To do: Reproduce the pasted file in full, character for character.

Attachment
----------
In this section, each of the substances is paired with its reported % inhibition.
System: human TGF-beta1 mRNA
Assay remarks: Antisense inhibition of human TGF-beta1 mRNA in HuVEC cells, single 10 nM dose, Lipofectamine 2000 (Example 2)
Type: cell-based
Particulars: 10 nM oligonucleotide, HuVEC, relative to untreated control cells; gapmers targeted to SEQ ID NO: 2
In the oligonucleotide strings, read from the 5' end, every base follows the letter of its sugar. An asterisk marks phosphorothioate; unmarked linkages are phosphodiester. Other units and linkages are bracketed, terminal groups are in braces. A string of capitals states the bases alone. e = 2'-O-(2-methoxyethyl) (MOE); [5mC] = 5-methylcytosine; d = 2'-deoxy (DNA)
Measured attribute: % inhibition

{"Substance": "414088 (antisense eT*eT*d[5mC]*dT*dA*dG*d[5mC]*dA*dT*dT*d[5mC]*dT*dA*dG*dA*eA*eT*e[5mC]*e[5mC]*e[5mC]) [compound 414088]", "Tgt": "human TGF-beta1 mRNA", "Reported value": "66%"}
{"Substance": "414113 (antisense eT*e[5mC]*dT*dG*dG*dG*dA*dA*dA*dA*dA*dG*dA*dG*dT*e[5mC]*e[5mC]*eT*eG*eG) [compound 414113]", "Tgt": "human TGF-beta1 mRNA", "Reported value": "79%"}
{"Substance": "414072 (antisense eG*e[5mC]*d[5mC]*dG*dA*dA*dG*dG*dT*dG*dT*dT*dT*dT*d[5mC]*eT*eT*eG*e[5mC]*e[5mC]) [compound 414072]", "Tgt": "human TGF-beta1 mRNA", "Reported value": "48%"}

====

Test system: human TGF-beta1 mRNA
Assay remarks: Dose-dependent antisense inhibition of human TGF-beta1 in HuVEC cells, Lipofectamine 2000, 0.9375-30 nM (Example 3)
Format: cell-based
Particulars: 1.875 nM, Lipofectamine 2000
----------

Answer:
In this section, each of the substances is paired with its reported % inhibition.
System: human TGF-beta1 mRNA
Assay remarks: Antisense inhibition of human TGF-beta1 mRNA in HuVEC cells, single 10 nM dose, Lipofectamine 2000 (Example 2)
Type: cell-based
Particulars: 10 nM oligonucleotide, HuVEC, relative to untreated control cells; gapmers targeted to SEQ ID NO: 2
In the oligonucleotide strings, read from the 5' end, every base follows the letter of its sugar. An asterisk marks phosphorothioate; unmarked linkages are phosphodiester. Other units and linkages are bracketed, terminal groups are in braces. A string of capitals states the bases alone. e = 2'-O-(2-methoxyethyl) (MOE); [5mC] = 5-methylcytosine; d = 2'-deoxy (DNA)
Measured attribute: % inhibition

{"Substance": "414088 (antisense eT*eT*d[5mC]*dT*dA*dG*d[5mC]*dA*dT*dT*d[5mC]*dT*dA*dG*dA*eA*eT*e[5mC]*e[5mC]*e[5mC]) [compound 414088]", "Tgt": "human TGF-beta1 mRNA", "Reported value": "66%"}
{"Substance": "414113 (antisense eT*e[5mC]*dT*dG*dG*dG*dA*dA*dA*dA*dA*dG*dA*dG*dT*e[5mC]*e[5mC]*eT*eG*eG) [compound 414113]", "Tgt": "human TGF-beta1 mRNA", "Reported value": "79%"}
{"Substance": "414072 (antisense eG*e[5mC]*d[5mC]*dG*dA*dA*dG*dG*dT*dG*dT*dT*dT*dT*d[5mC]*eT*eT*eG*e[5mC]*e[5mC]) [compound 414072]", "Tgt": "human TGF-beta1 mRNA", "Reported value": "48%"}

====

Test system: human TGF-beta1 mRNA
Assay remarks: Dose-dependent antisense inhibition of human TGF-beta1 in HuVEC cells, Lipofectamine 2000, 0.9375-30 nM (Example 3)
Format: cell-based
Particulars: 1.875 nM, Lipofectamine 2000